"Wait. You must. . . ." He ran after but couldn't find her though he stumbled on for long. He walked til he came to a house where Le An stands at the gate. She smiles painfully at Shoo who sits on a bench. It is cold but Shoo doesn't notice.

"You are always alone," says Le An.

"There have always been the crowd and I," he answers. "A small congenial group yet too restricting ~ even the family. I have had a woman's love; I found it possible to live without."

She takes his hand and leads him inside into her bed where, in the naked sexual embrace, he inserts a finger into her nostril, and she bursts out laughing. Woman perpetuates the race by giving birth and then surviving; man helps, protects, and impregnates; but Le An is too old to conceive and Shoo is a murderer who later eats bread in her kitchen, then suddenly says: "We all get our wish, but it must be made in ignorance. As a boy, I wished to eat bread with butter thickly smeared." He laughs bitterly. "Now, I do."

Le An turns away.

"I could have wished for greater things. For love. It is wonderful to be loved ~ but I have no love."

Silent tears trickle down Le An's face. "Love but everything," she says softly.

"You don't understand," says Shoo. "I have nothing to give."

"Why, after so many years," breathes she.

Surprised, Shoo faces her.

She looks through tear-misted eyes at him. "Wes," she says.

Weston Dorchester Shulman. The name had not been used since (like many in the movement) he had changed it to signify the new beginning. Now his past confronts him in this, his last refuge; brings him full circle to his first battle, his first conquest, his first love, and a strange delight fills him. It is not of sexual origin although his body still tingles from the passion of Le An's bed.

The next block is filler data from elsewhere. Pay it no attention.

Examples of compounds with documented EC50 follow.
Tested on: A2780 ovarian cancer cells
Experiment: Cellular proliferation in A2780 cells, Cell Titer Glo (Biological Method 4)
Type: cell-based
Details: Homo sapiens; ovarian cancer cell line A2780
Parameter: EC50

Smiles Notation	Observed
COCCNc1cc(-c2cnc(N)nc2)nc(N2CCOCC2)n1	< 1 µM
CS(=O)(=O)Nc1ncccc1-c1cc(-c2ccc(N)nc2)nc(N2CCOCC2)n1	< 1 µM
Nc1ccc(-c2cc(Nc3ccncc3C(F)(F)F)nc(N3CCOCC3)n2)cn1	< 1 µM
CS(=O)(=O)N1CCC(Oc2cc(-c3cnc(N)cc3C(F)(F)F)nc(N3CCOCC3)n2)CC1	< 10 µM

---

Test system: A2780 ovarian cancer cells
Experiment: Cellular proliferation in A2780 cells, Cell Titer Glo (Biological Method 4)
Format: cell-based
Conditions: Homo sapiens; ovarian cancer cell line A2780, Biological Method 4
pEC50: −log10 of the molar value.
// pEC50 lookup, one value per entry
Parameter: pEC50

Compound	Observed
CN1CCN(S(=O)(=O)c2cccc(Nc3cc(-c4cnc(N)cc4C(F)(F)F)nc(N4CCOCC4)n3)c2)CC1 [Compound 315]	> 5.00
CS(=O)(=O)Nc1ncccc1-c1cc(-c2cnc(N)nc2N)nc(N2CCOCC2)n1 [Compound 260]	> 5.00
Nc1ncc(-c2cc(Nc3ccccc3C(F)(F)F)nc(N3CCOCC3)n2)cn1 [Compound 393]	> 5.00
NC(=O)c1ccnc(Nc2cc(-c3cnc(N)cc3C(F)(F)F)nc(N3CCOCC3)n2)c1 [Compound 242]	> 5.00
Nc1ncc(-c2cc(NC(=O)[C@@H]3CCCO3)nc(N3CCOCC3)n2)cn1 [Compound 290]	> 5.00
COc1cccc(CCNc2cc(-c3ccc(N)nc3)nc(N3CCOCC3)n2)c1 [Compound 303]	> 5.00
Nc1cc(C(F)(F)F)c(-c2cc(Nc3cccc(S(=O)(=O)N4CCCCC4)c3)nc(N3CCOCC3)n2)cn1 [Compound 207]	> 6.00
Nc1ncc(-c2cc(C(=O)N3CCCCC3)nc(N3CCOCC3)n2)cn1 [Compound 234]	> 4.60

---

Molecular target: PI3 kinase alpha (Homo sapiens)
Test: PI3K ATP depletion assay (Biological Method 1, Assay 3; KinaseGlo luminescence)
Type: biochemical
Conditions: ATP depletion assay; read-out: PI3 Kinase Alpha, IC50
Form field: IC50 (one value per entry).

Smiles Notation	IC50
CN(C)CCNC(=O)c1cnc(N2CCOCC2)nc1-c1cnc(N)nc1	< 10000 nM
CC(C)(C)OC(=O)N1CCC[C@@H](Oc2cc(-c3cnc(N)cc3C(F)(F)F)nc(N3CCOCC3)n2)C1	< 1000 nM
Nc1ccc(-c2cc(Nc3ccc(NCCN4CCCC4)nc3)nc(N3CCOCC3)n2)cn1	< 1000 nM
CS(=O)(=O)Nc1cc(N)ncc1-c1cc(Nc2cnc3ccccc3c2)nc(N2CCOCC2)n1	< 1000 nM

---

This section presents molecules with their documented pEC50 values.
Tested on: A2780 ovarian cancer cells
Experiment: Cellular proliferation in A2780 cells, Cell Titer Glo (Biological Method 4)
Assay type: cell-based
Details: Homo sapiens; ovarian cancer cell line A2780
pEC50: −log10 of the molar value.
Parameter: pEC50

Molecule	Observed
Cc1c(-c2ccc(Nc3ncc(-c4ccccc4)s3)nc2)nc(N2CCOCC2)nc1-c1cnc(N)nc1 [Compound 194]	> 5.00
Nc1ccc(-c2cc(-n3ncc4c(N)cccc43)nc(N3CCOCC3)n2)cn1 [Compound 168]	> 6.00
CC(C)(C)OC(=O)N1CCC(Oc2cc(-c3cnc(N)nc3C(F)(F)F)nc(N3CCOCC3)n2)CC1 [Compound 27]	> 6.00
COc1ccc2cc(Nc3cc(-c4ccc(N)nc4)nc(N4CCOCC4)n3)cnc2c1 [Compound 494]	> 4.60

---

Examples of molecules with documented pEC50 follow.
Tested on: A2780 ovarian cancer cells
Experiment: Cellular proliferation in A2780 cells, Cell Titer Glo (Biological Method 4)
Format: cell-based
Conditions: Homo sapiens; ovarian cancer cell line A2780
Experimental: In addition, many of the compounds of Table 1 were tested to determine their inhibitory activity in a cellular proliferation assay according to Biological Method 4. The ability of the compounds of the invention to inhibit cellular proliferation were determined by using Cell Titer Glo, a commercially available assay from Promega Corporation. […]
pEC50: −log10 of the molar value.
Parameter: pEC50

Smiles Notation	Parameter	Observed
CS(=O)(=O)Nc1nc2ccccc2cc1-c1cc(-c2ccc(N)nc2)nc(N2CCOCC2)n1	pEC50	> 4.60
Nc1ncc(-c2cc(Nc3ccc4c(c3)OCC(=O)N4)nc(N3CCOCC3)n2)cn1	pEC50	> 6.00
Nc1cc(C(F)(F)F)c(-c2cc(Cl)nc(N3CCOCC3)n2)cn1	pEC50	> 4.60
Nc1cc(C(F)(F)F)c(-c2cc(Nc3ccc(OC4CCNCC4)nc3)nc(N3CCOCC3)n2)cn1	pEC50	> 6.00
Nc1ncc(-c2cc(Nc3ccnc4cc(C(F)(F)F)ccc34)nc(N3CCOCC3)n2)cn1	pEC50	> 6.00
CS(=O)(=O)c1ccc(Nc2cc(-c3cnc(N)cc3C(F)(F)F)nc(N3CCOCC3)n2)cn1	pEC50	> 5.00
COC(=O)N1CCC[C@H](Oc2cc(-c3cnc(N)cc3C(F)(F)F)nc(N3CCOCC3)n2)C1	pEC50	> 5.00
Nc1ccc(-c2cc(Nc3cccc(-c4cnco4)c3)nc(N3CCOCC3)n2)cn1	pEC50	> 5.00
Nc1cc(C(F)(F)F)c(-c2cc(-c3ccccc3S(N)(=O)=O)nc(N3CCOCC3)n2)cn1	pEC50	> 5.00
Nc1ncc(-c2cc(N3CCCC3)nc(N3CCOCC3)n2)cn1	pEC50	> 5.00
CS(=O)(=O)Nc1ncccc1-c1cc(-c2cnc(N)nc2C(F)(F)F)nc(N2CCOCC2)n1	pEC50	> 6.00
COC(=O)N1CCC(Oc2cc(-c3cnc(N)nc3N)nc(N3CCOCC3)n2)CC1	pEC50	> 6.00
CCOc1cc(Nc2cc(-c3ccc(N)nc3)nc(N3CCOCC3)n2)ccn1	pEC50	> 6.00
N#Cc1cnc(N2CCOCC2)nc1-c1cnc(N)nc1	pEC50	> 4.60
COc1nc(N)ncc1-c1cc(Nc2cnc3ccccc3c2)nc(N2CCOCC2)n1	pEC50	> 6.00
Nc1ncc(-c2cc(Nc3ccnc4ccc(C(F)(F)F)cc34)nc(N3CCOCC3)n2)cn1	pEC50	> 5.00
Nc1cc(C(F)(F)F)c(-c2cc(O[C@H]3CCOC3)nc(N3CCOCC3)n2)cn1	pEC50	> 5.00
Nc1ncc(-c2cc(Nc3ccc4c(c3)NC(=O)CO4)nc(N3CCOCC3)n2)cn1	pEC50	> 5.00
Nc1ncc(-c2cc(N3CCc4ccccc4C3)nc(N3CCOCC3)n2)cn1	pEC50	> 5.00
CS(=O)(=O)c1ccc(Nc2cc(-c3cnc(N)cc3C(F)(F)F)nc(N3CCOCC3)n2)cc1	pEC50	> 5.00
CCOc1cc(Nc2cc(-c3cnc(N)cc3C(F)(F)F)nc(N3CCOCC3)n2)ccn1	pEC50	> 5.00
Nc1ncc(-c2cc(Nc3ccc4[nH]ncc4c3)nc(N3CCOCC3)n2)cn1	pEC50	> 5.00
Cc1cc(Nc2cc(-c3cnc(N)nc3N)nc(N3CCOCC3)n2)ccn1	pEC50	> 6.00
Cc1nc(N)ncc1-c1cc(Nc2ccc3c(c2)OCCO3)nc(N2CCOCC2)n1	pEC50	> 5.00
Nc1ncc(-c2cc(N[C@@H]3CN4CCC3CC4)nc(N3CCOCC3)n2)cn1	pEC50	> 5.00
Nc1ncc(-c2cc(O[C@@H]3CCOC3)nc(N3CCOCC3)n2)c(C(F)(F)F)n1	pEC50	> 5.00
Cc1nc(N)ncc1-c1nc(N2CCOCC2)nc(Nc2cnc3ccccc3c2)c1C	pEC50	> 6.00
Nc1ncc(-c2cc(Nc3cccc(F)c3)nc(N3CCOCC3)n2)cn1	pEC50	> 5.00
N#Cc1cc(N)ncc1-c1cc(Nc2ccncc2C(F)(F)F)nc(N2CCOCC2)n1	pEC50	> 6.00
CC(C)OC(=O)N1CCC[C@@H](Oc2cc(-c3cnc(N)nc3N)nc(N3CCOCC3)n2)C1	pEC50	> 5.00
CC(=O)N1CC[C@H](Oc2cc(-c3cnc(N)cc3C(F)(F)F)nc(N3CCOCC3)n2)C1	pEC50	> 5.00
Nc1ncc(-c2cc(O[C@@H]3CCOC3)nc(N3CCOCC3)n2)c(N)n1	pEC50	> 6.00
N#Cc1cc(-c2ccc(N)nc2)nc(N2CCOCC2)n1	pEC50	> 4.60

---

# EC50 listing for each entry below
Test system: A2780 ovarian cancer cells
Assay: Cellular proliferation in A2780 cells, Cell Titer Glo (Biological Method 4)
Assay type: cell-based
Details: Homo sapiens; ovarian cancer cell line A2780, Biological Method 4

"How is a man to be told he killed his own daughter, his first-born, maybe only, child? My child. Our child! What have you done?"

Shoo's search for power had been a lifelong hunt that ~ in the end ~ made him a mere watchman guarding the devaluing treasure of his achievements. And as that watchman he had renounced and put to his past life the dreadful lie that falls on this moment and stretches into his future. Like a shadow it flows over Shoo's struggle for light and hope, and darkens the life of the woman before him.

"I know. I saw," she says. "We must speak with Radendr."

The cocks crowed loudly in the village the following morning. In a valley of willow clumps and frosted yellowed grasses crumbling in the snow where he had taken them, Radendr produced an object enshrouded by several lengths of fine cloth. He unwrapped it, revealing a well-made sword, but old and worn, pitted and chipped, gnawed by air and time. It had a long two- edged blade with a sharp-shouldered tang, gently tapering to a slightly blunted tip, and down the middle on each side ran a fuller ~ a shallow round- bottomed channel. The hardened steel-edged blade was of pattern-welded bars of iron, twisted together, drawn out, and laminated by the blacksmith's art.